HomeStock MarketDoes the 9.4% dividend yield justify buying shares in this UK investment...

Does the 9.4% dividend yield justify buying shares in this UK investment giant?

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High dividend yields are the ever-attractive promise of value investing, offering that little bit of extra return. But as many investors learn the hard way, high yields don’t always equate to high returns.

Not only can a company cut dividends whenever it likes, but a falling share price could negate any returns. To ensure long-term reliable growth, it’s important to look beyond the big, shiny yield.

So when I discovered that this FTSE 100 company boasts a huge 9.4% yield, I decided to investigate.

M&G (LSE: MNG) is a global investment management firm based in London. Despite 100+ years in business, it only joined the London Stock Exchange after de-merging from Prudential in 2019. It now operates five main subsidiary brands, M&G Investments, M&G Wealth, M&G Real Estate, Prudential UK, and Infracapital.

Straight off the bat, I’ll point out the biggest risk when choosing investment management stocks. While these stocks can beat the market at times, they also get hit hard when times are tough. Right now the economy is keeping steady but an economic slump could spell trouble. Fortunately, the upcoming election is expected the give the UK stock market a boost, so M&G might benefit from that.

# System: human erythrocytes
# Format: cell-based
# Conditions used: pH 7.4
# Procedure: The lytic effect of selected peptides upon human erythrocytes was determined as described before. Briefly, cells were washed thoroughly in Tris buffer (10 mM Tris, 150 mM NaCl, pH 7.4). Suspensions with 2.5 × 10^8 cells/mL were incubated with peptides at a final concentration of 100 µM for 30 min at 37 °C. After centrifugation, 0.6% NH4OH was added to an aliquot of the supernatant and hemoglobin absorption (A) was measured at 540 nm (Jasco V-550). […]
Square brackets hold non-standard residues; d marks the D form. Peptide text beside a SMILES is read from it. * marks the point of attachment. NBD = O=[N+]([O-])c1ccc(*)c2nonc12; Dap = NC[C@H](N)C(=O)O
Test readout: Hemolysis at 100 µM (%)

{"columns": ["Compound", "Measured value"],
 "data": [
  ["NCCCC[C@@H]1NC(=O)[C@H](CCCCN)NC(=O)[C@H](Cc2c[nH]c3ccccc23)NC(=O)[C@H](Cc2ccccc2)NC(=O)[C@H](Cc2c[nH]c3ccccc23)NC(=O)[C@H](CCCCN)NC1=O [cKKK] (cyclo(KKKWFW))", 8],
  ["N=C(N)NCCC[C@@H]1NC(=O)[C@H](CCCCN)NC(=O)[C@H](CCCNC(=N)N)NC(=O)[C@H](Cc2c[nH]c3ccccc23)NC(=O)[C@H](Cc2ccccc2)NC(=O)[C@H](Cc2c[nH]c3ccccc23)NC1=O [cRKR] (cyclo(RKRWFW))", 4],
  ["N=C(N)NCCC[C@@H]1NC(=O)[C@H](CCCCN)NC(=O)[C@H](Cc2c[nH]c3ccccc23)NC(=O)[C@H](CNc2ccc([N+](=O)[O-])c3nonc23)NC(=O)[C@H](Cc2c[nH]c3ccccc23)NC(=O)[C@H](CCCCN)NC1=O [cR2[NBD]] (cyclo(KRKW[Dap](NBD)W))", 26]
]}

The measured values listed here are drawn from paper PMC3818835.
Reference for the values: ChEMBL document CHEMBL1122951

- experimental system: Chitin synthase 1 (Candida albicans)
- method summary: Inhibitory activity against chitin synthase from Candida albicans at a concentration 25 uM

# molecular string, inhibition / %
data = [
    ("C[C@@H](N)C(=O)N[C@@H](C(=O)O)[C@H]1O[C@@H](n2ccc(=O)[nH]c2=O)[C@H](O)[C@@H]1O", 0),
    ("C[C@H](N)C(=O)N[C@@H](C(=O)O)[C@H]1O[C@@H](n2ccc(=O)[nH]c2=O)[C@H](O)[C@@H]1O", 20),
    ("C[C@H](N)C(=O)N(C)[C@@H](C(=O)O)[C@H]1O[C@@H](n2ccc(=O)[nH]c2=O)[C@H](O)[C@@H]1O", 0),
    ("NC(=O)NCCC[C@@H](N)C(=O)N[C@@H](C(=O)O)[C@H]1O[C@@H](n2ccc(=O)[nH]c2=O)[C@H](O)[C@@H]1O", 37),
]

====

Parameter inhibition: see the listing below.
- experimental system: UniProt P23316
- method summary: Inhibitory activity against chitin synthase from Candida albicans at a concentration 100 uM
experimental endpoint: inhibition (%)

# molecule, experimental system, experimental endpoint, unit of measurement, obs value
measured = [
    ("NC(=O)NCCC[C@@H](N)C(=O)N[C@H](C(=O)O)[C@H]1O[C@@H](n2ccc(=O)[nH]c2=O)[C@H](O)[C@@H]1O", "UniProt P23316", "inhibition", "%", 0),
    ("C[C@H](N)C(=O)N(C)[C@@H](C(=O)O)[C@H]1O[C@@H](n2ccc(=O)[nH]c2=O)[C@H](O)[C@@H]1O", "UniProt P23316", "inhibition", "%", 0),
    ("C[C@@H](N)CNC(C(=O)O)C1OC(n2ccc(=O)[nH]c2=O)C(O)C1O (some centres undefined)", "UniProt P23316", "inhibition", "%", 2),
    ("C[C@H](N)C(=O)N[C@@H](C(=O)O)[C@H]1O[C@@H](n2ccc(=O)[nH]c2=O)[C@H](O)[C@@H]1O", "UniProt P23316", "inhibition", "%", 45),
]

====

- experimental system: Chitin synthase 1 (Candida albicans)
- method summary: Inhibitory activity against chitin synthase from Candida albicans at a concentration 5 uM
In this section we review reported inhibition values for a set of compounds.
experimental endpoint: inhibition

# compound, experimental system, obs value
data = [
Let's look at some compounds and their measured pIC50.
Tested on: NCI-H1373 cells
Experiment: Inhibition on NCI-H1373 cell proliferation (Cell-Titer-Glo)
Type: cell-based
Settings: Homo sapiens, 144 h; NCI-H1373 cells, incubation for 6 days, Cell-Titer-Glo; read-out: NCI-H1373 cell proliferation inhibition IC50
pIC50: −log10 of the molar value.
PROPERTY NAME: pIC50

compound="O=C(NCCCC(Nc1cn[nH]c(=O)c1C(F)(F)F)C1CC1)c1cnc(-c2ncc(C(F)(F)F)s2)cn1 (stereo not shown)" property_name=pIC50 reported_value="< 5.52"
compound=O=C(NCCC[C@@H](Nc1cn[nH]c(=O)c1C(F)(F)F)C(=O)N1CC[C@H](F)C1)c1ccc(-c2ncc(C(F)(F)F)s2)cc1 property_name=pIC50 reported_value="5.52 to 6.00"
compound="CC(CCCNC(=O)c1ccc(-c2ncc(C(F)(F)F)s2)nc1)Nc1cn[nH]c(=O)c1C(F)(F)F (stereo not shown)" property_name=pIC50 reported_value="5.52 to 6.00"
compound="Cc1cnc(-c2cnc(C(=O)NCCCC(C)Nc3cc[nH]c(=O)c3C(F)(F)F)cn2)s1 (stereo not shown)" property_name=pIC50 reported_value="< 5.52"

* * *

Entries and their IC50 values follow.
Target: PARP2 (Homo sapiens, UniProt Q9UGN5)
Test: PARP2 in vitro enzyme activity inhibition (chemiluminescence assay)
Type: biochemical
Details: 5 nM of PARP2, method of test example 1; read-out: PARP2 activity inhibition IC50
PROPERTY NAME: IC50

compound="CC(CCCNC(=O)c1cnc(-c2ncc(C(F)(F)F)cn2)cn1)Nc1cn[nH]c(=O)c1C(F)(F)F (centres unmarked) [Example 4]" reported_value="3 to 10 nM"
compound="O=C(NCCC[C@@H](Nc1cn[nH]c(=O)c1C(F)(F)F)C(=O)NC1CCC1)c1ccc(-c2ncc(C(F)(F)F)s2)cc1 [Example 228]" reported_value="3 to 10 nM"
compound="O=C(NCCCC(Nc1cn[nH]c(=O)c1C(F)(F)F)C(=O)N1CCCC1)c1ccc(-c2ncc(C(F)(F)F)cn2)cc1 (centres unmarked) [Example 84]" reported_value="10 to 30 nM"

Below average growth

As it was only recently listed there isn’t much historical price info to go on. It has a price-to-earnings (P/E) ratio of 16.8, slightly above the UK Asset Management industry average of 13. And its one-year price growth of 10% is low compared to the industry’s 20%. That’s not great. It suggests the price is still overvalued even after a big drop.

The slow growth is largely due to a 17% price drop in March this year after the firm announced its 2023 results. Despite the mostly positive outcome, investors were spooked by something. It seems a bit odd, considering revenue and earnings have enjoyed year-on-year growth of 362% and 124% respectively.

The fact that there doesn’t appear to be any obvious reason for the erratic price behaviour is even more concerning. Maybe the barely noticeable dividend increase left shareholders feeling hard done by? Who knows.

So, is it worth it?

For now, the price decline means the dividend yield has been inflated. That’s great for shareholders, especially those who bought at a cheaper level than the current price. Even if it continues to underperform, 9.4% annual returns are pretty good.

The share price has traded in a fairly tight range within about 10% of 200p for the past four years. If that continues, the shares may be worth buying just for the dividend alone. For example, if I bought £5,000 worth of the shares and reinvested the dividends for 10 years, it could grow to over £13,400.

While that’s a bit higher than the average I can expect from a FTSE 100 tracker fund, it’s not spectacular enough to grab my interest. Personally, I would need to see more solid evidence of potential price growth before buying the shares. However, if the stock market continues to improve and M&G benefits from it, I may revisit that decision.

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